Access to Medicines and the TRIPS Agreement: What Next for Sub-Saharan Africa?

Sundaram, Jae (2015) Access to Medicines and the TRIPS Agreement: What Next for Sub-Saharan Africa? Information and Communications Technology Law, 24 (3). pp. 242-261. ISSN 1360-0834


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When the proposal for an international intellectual property (IP) rights protection was included as an item in the agenda for negotiation in the Uruguay Round of World Trade Organization negotiations, it was strongly opposed by developing countries including Brazil, India, Argentina and others. The developing countries and least developed countries (LDCs) from Africa, realising the difficulties the Agreement would put them in, had vigorously campaigned against the inclusion of IP rights protection within the multilateral trading system. One of the chief areas of concern for the developing countries and LDCs was the difficulty of accessing affordable medicines under the Agreement on Trade-Related Aspects of Intellectual Property Rights (TRIPS) regime. While the resistance was gradually eroded and eventually neutralised during the long drawn Uruguay Round of Negotiations, the developing countries and the LDCs gained a few concessions in the post-TRIPS era in the form of Doha Declaration, which in their opinion would have given them the opportunity to invoke the emergency provisions of the Agreement in times of need to access essential medicines for their citizens. This was not to be the case, as the ground realities were difficult to manoeuvre and there were more impediments to invoking the flexibilities than originally perceived. This article will suggest that the best option available for sub-Saharan Africa is seeking an outright amendment of the TRIPS Agreement, as working within the parameters of the Agreement to achieve the goal of access to affordable medicines is not a viable option. It will also be argued that unless it acts urgently to seek the amendment it may be too late, as it could find itself left behind by both developing countries from other continents and patent-holding developed countries alike.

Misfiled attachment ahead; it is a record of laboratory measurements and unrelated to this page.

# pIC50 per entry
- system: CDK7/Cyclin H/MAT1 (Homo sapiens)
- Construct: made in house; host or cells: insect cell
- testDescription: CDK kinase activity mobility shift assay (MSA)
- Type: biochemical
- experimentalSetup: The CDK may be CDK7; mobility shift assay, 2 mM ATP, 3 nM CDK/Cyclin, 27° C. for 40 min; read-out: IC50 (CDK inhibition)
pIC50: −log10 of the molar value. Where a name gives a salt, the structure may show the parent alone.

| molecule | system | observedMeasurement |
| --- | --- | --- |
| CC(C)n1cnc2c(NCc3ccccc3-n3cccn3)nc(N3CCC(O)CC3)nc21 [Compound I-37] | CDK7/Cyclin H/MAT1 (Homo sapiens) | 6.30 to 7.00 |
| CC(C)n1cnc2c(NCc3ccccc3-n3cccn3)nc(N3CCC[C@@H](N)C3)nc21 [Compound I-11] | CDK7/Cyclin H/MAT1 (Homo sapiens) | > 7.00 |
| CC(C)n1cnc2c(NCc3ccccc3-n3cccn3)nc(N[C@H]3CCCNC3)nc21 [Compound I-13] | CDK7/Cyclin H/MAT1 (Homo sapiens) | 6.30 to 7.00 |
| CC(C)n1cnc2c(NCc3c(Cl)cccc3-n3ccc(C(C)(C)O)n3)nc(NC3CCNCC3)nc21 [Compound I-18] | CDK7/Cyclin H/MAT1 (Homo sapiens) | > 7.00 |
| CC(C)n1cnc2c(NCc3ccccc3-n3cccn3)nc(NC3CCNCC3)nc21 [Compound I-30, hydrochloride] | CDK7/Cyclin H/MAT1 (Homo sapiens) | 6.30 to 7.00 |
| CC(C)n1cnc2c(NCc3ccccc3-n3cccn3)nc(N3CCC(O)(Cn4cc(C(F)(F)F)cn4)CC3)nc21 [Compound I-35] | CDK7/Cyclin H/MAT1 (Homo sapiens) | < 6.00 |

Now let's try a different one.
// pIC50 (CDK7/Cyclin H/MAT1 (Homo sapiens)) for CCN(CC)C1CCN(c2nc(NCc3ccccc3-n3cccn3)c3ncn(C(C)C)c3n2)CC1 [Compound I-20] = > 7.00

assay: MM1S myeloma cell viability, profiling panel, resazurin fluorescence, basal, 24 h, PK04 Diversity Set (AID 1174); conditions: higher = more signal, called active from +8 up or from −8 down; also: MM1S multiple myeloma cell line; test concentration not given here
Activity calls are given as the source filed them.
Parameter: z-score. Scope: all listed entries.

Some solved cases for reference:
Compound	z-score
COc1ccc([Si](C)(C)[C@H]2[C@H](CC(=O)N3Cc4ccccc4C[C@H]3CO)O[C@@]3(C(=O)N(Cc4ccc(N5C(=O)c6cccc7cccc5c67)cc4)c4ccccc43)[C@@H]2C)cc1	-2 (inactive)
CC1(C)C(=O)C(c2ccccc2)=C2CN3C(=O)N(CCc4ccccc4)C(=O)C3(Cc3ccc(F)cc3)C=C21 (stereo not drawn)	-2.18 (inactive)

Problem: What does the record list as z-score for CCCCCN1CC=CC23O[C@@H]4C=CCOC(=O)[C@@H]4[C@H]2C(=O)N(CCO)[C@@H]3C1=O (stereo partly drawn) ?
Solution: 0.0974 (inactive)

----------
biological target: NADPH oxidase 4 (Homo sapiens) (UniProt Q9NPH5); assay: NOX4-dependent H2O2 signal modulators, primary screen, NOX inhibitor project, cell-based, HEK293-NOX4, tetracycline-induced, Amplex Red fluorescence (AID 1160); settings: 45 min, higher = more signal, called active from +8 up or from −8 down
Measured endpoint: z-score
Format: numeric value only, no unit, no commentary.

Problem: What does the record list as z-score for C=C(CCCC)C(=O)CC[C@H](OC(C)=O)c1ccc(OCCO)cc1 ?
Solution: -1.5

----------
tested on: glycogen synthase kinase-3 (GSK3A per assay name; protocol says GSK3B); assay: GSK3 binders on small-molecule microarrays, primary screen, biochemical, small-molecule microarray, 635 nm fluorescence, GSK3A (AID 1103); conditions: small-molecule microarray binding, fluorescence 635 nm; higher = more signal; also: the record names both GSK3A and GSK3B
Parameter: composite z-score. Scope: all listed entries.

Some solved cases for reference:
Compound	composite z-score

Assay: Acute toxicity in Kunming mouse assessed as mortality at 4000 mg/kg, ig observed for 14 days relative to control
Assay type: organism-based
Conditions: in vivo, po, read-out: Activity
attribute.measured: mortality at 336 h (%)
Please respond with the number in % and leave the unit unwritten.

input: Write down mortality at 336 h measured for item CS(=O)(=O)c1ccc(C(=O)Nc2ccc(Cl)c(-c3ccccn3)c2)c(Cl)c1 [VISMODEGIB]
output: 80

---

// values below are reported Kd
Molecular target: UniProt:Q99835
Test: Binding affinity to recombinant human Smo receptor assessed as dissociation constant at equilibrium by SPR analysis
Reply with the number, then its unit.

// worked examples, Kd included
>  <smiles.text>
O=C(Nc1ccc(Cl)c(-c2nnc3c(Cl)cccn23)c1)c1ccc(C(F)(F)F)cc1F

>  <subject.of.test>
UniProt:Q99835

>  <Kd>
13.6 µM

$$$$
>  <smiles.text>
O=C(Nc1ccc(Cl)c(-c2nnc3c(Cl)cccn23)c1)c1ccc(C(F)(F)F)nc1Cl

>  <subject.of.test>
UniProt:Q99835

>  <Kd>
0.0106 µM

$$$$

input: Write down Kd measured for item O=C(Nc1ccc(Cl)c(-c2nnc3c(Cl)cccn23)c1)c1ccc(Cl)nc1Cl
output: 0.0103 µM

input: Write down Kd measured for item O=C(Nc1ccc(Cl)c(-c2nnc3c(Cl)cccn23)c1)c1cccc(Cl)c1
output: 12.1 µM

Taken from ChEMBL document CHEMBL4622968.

Item Type: Article
Uncontrolled Keywords: TRIPS Agreement, Africa, access-to-medicines, AIDS/HIV, generics
Subjects: K Law > KZ Law of Nations
Divisions: School of Law
Depositing User: Rachel Pollard
Date Deposited: 27 Nov 2019 15:56
Last Modified: 27 Nov 2019 15:56

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